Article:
Monday, August 14, IM David Vigorito A Slav-Grunfeld (opening, endgame)
Facing a student is never easy. In this game I face up to my opponent’s pet line which I always found to be annoying. An Anti-Slav ends up looking a bit like a Grunfeld and it is even classified by ECO as such. The resulting pawn structure is one that I like and it is instructive in understanding the battle of bishops vs. knight and the importance of pawn breaks.
Tuesday, August 15, IM Bill Paschall Petrosian on the King’s Indian Attack, Part 3 (opening, strategy)
Petrosian essays the KIA against the Sicilian Defense. In this lecture we see the importance of White’s strong point in the center at e4. Black creates many pawn weaknesses, which white is easily able to exploit in the endgame. Black’s play was disorganized and his pieces were uncoordinated throughout.
Wednesday, August 16, FM Dennis Monokroussos Attacking Improv by Magnus Carlsen (opening, tactics)
Here’s another remarkable blitz game by Magnus Carlsen from the Leuven tournament. His opening choice and some of the subsequent decisions were at least as crazy as they were good, but he made the most of the messy positions that resulted. His feeling for the initiative was fantastic, and while MVL managed to avoid coming under a fatal attack the result was just as bad. Carlsen achieved absolute domination on the board, such that when Black resigned on move 48 his two remaining pieces, excepting the king, were back on their original squares. Very impressive!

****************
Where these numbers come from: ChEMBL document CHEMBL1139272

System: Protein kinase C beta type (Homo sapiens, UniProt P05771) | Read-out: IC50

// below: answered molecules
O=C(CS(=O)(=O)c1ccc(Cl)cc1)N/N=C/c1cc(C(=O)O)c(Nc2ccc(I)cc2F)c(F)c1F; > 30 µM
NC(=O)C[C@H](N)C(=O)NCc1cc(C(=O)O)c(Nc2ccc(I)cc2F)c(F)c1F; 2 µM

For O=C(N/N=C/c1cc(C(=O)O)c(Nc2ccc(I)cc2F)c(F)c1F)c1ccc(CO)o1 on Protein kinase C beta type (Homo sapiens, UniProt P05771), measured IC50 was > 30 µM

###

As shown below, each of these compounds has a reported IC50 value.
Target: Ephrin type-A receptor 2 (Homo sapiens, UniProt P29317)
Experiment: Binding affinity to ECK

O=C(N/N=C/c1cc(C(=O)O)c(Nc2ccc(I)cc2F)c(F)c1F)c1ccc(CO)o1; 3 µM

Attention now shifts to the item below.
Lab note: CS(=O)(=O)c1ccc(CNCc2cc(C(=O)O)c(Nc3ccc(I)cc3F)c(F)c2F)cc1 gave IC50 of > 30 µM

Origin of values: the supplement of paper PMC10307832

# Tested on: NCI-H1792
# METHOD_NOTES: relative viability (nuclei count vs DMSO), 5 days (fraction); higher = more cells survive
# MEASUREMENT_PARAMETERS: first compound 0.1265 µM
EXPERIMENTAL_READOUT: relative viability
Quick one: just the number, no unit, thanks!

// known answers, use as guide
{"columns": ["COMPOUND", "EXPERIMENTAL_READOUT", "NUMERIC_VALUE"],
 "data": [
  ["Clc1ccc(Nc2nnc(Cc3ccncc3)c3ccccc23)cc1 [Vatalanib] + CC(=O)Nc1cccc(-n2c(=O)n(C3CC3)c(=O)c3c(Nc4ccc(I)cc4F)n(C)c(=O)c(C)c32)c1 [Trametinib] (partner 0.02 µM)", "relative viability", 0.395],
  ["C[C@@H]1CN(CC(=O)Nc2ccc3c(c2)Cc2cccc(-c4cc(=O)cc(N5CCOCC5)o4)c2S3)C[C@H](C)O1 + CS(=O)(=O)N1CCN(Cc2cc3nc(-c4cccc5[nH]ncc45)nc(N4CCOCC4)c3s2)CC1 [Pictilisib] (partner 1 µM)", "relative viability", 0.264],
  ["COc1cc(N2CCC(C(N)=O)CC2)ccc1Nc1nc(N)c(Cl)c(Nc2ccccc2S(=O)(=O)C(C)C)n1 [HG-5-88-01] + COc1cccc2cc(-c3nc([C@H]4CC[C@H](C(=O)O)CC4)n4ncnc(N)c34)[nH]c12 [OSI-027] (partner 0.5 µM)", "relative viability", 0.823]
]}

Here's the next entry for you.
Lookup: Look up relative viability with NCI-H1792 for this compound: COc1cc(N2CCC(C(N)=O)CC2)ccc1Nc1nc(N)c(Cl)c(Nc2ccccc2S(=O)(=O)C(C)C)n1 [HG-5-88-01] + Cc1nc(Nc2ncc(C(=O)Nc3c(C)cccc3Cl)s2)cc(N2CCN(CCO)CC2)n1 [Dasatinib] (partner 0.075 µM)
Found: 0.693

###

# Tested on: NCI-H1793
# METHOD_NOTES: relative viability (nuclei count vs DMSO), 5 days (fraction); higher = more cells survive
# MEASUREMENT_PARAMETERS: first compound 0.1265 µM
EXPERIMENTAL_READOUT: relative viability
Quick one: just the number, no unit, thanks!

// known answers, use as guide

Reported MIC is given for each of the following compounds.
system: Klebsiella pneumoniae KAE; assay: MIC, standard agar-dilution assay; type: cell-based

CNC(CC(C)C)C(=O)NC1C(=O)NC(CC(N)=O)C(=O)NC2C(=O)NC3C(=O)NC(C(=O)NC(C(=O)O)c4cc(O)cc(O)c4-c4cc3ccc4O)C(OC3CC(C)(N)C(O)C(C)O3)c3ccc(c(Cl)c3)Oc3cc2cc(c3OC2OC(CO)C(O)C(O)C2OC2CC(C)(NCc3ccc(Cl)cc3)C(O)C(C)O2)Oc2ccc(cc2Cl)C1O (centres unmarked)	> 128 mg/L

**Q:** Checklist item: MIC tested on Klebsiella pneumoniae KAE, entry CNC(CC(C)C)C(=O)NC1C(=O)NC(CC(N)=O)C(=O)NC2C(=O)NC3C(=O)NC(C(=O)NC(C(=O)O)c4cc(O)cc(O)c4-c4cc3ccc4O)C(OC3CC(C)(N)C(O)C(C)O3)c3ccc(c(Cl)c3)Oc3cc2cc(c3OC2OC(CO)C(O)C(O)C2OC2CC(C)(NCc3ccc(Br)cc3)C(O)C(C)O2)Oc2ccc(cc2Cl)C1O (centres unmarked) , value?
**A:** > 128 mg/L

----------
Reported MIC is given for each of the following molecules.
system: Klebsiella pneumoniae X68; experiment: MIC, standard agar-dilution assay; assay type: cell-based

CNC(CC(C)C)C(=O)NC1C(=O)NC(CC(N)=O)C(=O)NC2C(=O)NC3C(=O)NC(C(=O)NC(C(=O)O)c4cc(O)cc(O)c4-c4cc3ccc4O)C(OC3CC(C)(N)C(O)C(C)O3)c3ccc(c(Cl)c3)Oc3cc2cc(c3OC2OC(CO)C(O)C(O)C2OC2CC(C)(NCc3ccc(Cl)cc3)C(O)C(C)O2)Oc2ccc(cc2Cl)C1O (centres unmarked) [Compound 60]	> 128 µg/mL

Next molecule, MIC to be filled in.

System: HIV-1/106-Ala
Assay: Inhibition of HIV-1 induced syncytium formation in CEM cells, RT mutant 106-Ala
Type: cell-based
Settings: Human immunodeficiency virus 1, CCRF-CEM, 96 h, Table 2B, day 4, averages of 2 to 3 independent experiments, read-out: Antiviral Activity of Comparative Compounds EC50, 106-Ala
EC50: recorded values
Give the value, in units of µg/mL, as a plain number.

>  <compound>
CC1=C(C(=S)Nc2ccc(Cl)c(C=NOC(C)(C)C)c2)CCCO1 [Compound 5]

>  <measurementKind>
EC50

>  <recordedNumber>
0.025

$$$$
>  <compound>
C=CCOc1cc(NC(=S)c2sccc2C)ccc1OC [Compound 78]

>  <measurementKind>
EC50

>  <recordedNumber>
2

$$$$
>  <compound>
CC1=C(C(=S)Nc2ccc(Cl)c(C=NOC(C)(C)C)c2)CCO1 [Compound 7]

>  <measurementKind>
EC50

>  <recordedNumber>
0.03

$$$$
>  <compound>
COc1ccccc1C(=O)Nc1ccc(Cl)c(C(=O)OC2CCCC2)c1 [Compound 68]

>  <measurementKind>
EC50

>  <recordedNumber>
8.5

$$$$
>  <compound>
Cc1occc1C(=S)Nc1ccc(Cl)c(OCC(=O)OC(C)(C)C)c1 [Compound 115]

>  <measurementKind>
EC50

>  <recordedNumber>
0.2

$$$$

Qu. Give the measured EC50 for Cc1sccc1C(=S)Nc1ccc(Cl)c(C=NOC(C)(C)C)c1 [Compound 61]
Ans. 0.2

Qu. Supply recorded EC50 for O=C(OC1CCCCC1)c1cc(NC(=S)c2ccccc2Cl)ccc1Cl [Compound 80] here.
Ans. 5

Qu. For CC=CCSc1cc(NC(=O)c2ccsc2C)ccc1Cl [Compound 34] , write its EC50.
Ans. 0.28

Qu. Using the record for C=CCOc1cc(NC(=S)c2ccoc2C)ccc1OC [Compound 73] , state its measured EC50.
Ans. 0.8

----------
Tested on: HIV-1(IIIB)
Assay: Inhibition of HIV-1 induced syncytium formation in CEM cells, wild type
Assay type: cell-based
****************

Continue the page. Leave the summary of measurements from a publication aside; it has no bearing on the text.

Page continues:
Thursday, August 17, GM Leonid Kritz A Crazy Caro-Kann (openings, strategy)
Given huge volumes of theory, today people start to look for “alternative risk premiums” in chess – absolutely irrational, rare lines that should not promise any serious advantage under normal circumstances, but with extensive computer preparation in the background, they can be very dangerous. Here we see one such attempt by Evgeny Najer, who surprises his opponent in the opening and gets a very nice position after some initial complications.
Friday, August 18, GM Eugene Perelshteyn How to Outplay Your Opponent from Equal Positions (openings, strategy),
Do you often find yourself struggling to find a plan in the balanced middlegame? Watch and learn from GM Perelshteyn how to apply tiny pressure on your opponent without weakening your own position. In this game, after playing well for a while, Black succumbs to pressure and opens up the game — but only to find her king in mating net!